For example take these three cases. At 34, Michael Owen, was a recovering alcoholic. His mother Donna was grateful he was attending AA meetings and holding down a steady job as a boat mechanic. But after six months of sobriety Michael gave in to temptation and was killed in a car accident. Two months later in a gift shop Donna believes she felt an emotional connection to Michael. She says she was standing next to a rack of porcelain cups with imprinted names from A-Z. Off to one side were two cups. Imprinted on one was "I love you mom" and the other one said "Michael." Donna felt as if Michael was letting her know that it was okay. There were several other signs of communicating--one of which was somewhat unsettling. Exactly one year after Michael's death, Donna says she heard his voice on her answering machine. The message was supposedly recorded at 6:33. The tag-voice on the machine said "Saturday, 6:33" – This was the exact time that Michael had died one year earlier. She then heard Michael's voice. He said only two words "follow me." She’s not sure what it means but does believe it was her son talking to her. Donna's experience resonates with thousands of other parents who believe their deceased children are in contact with them.

Then there is the case of Sharon Throop, who believes her daughter Wendy has appeared to her several times. Wendy was a freshman in college when she became a victim of a date rape. Shortly thereafter, Wendy became depressed and tragically committed suicide. Wendy was only 19 years old. Sharon, Wendy's mother, was devastated and spent the days after her daughter's death in an emotional fog. It was then that Sharon believes Wendy came to her in several visions. Later that year at a neighbor's holiday Christmas party, one of the neighbors told Bill that a friend claimed to have had a sighting of Wendy just weeks after she died.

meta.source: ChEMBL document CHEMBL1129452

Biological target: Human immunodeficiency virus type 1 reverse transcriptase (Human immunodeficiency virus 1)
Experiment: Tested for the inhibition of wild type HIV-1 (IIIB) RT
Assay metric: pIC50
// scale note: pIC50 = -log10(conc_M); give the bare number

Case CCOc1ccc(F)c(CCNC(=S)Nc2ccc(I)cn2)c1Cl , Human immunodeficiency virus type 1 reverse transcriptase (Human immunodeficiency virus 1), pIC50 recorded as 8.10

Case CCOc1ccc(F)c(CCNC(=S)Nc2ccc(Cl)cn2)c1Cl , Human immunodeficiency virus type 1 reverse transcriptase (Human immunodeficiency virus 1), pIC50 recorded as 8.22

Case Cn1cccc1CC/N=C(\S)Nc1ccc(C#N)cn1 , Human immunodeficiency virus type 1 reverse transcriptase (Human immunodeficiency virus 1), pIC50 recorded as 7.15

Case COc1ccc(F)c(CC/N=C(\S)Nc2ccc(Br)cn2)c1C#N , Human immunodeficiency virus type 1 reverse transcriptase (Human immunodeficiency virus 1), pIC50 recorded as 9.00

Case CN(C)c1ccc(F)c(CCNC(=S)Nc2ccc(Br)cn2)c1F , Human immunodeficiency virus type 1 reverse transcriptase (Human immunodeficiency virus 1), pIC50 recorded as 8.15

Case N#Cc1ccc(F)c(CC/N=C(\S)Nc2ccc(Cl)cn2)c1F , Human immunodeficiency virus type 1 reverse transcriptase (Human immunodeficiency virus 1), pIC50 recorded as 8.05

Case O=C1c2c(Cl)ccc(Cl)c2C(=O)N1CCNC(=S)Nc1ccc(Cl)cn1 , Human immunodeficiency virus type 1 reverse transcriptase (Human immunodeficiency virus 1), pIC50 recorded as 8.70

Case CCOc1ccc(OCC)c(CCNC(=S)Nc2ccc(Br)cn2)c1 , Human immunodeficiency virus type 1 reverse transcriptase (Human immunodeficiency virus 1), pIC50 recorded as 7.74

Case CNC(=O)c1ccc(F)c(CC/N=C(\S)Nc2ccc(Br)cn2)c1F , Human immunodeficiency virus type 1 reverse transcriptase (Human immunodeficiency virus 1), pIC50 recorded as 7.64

Finally, let’s look at the case of Judge Kilty. Judge and Georgia Kilty were married for eleven years and had two daughters, Beth 7 and Jessi 4. On the night of May14, 2002 Georgia was driving the girls home from dance class when their car was struck by another and the three died. Judge was a basket case for weeks after the accident, he even purchased a gun and planned to kill himself. The pistol loaded he seated himself on the couch and placed the gun in his mouth when he heard the voices of children coming from his kitchen. Carefully he placed the gun down on the coffee table and went to the kitchen and there found nothing. Returning to the couch he picked up the gun and again heard voices. This time he clearly made out the voice of his youngest daughter saying, “Daddy, no. Please don’t.” This was followed by the voice of his eldest daughter who said. “Don’t be sad, Daddy. It’s OK, we’re all OK. Mommy is here and Grammy and Pop Pop and lots of family. It’s not your time yet, Daddy. We will wait here for you. We love you.” Judge broke down in tears and within days was doing much better. He destroyed the gun, reopened his video store and although he misses his family he knows that when it is his time he will be with them again.

Judge, Sharon and Donna will continue to find solace in the messages they believe are from their children. But regardless of whether spirits are attempting to communicate with us, we are trying to communicate with them: parents to deceased children; children to deceased parents; spouses to deceased spouses. Skeptics and believers alike say it is this love - and love lost - that drives our undying desire to talk to the dead. Whatever is the reason one thing is sure, we truly do live in a weird world!
I’m Average Joe